The models do not show a widespread 3-6″ rainfall with isolated 9″ totals for the coast of Florida. It looks more like 1-3″ of rain with an isolated 4″ amount, and there are some models that show even less. There’s a HUGE difference between two and six inches of rain. One is just a wet couple of days, the other is likely to lead to some flooding. I could be wrong, but if I had a client along the east coast of Florida, I would tell them to expect 1-3″ of rain with a slightly higher amount possible – particularly near the Space Coast.
The wind forecast is for “hurricane conditions” along the Florida coast, and the coast is under a Hurricane Warning. Yet again, the computer model information does not warrant a Hurricane Warning. In fact, when looking at the peak wind gust swath over the next couple of days, I cannot find a single computer model that offers a peak wind gust over 70 mph in Florida, never mind sustained winds that high. Look at the maps below.
My question is pretty simple, how do you tell folks to expect hurricane conditions when the peak wind gust from four computer models for any location in Florida over a two-day stretch is 63 mph, and most areas see peak gusts closer to 55 mph? The risk that you run with a forecast that is not malleable as conditions change is the public not heeding your warnings for the next storm. It’s a bit of the boy who cried wolf. At one point, Dorian looked like a major threat to Florida, now it’s more of a glancing blow of wind/rain. However, the forecast has been slow to react to the changes and there are undoubtedly meteorologists on TV delivering forecasts warning of hurricane conditions and 6+” of rain for a large area that will likely not get close to that impact.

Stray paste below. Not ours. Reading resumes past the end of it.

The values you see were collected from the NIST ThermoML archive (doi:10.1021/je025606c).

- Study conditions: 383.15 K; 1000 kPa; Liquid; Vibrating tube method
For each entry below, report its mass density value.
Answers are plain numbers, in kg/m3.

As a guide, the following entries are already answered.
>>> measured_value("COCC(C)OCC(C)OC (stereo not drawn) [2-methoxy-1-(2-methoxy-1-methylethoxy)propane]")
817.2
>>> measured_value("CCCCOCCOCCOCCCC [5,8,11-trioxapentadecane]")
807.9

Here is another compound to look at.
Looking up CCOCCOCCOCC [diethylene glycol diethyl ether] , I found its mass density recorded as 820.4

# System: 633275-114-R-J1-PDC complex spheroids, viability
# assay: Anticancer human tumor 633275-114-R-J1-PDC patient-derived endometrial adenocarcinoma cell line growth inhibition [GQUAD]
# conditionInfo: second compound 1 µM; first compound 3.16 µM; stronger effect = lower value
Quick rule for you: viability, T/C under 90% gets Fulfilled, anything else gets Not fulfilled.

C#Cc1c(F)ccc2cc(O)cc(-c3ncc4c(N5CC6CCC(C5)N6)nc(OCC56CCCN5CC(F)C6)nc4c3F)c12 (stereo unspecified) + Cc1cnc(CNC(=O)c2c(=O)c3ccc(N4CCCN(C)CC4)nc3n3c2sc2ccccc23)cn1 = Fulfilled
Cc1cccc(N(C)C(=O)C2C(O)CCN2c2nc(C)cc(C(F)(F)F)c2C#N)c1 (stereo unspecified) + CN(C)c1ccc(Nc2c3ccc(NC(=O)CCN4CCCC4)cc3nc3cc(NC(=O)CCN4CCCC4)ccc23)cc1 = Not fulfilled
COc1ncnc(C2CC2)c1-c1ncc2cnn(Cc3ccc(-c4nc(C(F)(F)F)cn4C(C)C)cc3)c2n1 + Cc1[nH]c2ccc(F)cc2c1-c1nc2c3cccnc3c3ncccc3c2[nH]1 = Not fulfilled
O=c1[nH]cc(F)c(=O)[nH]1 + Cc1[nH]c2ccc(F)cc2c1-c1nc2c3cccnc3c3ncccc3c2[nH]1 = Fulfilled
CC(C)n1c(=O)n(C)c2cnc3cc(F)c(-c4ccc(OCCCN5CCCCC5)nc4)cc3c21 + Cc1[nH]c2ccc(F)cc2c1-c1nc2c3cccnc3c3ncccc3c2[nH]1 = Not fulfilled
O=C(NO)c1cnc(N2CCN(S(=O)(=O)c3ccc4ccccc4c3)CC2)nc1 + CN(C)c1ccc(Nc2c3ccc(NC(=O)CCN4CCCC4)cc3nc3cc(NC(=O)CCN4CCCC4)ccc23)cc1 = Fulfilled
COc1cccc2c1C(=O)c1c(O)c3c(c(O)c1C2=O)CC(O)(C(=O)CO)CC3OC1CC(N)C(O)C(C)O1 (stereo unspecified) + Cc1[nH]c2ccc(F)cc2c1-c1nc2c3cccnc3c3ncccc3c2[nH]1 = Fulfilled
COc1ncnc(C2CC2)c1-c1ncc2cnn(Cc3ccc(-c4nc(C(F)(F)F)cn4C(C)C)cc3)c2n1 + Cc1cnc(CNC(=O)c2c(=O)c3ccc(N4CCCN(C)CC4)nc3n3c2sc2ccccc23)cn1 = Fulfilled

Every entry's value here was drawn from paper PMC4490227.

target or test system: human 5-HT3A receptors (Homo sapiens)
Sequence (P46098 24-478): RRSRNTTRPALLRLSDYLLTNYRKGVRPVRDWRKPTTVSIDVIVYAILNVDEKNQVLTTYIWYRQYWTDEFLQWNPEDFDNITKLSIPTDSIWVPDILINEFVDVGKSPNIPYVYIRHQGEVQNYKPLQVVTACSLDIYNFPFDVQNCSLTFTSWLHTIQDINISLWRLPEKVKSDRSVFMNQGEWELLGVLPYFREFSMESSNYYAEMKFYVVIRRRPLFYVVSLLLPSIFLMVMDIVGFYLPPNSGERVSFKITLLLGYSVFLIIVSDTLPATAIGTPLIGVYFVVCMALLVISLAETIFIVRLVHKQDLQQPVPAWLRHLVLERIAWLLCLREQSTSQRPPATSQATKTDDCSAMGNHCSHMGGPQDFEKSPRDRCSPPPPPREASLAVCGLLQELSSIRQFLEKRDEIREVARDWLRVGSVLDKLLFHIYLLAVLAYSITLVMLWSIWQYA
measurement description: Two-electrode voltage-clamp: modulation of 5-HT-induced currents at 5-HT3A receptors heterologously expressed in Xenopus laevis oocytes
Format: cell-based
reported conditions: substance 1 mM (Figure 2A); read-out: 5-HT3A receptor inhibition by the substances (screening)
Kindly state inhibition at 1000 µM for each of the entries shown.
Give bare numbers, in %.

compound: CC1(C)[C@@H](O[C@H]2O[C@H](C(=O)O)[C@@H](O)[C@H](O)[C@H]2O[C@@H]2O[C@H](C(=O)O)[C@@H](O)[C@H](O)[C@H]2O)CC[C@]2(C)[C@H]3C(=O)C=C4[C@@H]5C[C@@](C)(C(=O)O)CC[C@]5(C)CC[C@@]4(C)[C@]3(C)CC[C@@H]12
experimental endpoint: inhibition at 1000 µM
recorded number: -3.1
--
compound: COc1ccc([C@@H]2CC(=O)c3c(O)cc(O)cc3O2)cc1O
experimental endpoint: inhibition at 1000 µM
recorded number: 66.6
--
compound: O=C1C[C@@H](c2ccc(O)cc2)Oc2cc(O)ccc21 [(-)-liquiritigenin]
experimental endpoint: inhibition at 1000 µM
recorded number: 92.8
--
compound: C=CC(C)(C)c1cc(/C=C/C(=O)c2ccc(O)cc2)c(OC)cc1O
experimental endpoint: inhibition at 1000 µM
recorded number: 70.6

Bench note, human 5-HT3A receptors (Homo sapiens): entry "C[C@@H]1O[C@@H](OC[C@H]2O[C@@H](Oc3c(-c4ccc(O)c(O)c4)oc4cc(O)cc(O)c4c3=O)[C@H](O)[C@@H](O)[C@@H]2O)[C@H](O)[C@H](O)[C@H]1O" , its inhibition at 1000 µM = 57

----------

If anything, in my 20+ year career, I have been accused of downplaying weather events. I just try to call it like it is. I was all-in on Sandy and some big snowstorms in the past few years. There have been others, however, that I thought were being given a worst-case scenario forecast instead of the most likely scenario. I put Dorian’s impact in Florida in that category.
I think the storm is far a greater threat to the Carolinas, and there’s a chance it brings some squally rain to far Southeastern New England on the way by Friday PM into early Saturday. That part of the forecast is uncertain because we do not know exactly when Dorian will turn to the Northeast and race out to sea. If the storm does not make landfall in the Outer Banks of North Carolina, I think it will whip by New England practically unnoticed except for rough surf and big swells offshore. Unlike Nor’easters, tropical systems passing by out to sea usually do not have much action on the northwestern side of the storm – which would be closest to Southern New England. The wind field depicted below is unlikely to represent the actual wind field for Dorian on Saturday morning. I expect most of the wind to be on the eastern side of the storm as it falls apart over colder water while racing north. I will have more details on Dorian’s forecast for Southern New England in the next couple of days.